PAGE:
Good COP, Bad COP

Viva Chavez!
by -- December 16th, 2009

Hugo Chavez addresses the COP15 conference

Hugo Chavez, President of Venezuela, leader of the Bolivian Revolution, delivered a fiery speech today aimed right at the heart of capitalism.  While not in the room, I watched him speak, along with a crowd of attendees who had gathered around the close-circuit TV.

Here are a few highlights:
“There is a ghost lurking…a ghost running through the streets of Copenhagen.  That ghost is silent.  It’s capitalism.  Capitalism is that ghost.   Nobody wants to name it.  Out there.”
“The destructive model of capitalism is eradicating life!”
“If the climate were a bank, they’d have already saved it.  If the climate were a bank, a capitalist bank.”
President Chavez says climate change is the most devastating problem of the century, but says not to lose site of the cause of all this.  “The cause of this problem is the destructive model of capitalism.”
“Can an infinite model exist on a finite earth?  How long can we go on with this?…We won’t wait with our arms crossed, waiting for humanity to die…If we don’t to this, then the great creation of the universe will disappear.”
He ends by thanking the UN President, and telling the delegates to enjoy their lunch.
Of course, whether or not one agrees with Mr. Chavez, this being a climate convention, it begs the question, what exactlyis Venezuela doing about climate change?  As most folks know, Venezuela sits on top of vast petroleum reserves, and is a major oil exporter (6th largest in the world).  Venezuela also heavily subsidizes the cost of gasoline and other petroleum products, keeping domestic prices low, and thereby increasing demand. Venezuelans currently pay around 17¢/gallon of gasoline.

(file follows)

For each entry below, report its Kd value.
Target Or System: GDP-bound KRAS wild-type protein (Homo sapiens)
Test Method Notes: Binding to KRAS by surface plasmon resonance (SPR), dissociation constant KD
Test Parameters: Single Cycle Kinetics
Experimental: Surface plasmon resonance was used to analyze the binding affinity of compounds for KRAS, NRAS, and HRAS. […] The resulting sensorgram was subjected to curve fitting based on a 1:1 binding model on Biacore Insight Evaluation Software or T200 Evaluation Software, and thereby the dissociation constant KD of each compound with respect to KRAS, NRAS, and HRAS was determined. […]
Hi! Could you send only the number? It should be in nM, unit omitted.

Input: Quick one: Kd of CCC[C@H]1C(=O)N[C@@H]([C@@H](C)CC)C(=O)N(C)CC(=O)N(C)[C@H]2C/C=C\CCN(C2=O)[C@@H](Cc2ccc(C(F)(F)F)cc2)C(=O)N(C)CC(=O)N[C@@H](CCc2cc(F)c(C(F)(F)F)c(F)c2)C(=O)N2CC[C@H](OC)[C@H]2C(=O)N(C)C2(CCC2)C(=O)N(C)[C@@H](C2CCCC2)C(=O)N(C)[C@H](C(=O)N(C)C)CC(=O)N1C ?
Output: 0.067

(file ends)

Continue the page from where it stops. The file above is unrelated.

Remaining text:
While the atmosphere doesn’t care a lick about whether GHG emissions are produced under a capitalist or socialist system, Chavez’s speech is just one more example of the many divides – ideological, economic, geographic, etc. – that must be bridged in order to fashion a global agreement on climate change.


  1. Schock
    Dec 16, 2009

    I haven’t researched what venezuela _is_ doing about climate change, but it would be nice to know. The fact that they’re a major oil exporter doesn’t actually answer that question – in theory, they could be spending a large part of their oil revenues to develop green sustainable energy technology. I’m just saying.

    Also, you have to hand it to him: “If the Climate were a bank, it would have been bailed out by now.” So true. Or if it were a War. The US ngotiators are suggesting what, 1.5 Billion contribution to help developing countries transition to sustainable energy? Compared to how many trillions for bank bailout (17, was it?) and for war? Shameful.

    Finally: “Can an infinite model exist on a finite earth?” Ummm, he kind of has a point, no? If our entire economic system is based on Growth (ie, produce, market, distribute, and consume every increasing amounts of Stuff), but the resources required to produce the Stuff are finite… Houston, we have a problem.

    • Luis Barragan
      Dec 17, 2009

      Chavez speech can convince many people with his speech… I agree with him on these:

      “If the Climate were a bank, it would have been bailed out by now.”
      “Can an infinite model exist on a finite earth?”

      As a Venezuelan I’m glad to hear him support and promote the idea of changing the current system, but as a Venezuelan I also know that Chavez talks a lot and never delivers… a nice speech without actions won’t change the system, and after 10 years of having him as a president anyone can see that his “revolution” has been sponsored by the oil prices.

      P.S: @Writer, in the first line you wrote “Bolivian Revolution”, it should be “Bolivarian Revolution”.

  2. KatW
    Jan 5, 2010

    I find it ironic that Chavez says, “If the climate were a bank, they’d have already saved it. If the climate were a bank, a capitalist bank.”

    No *capitalist* would advocate for government intervention. Capitalists don’t believe in “saving” any bank or business.

    However, a socialist would. Who is Chavez really criticizing here?

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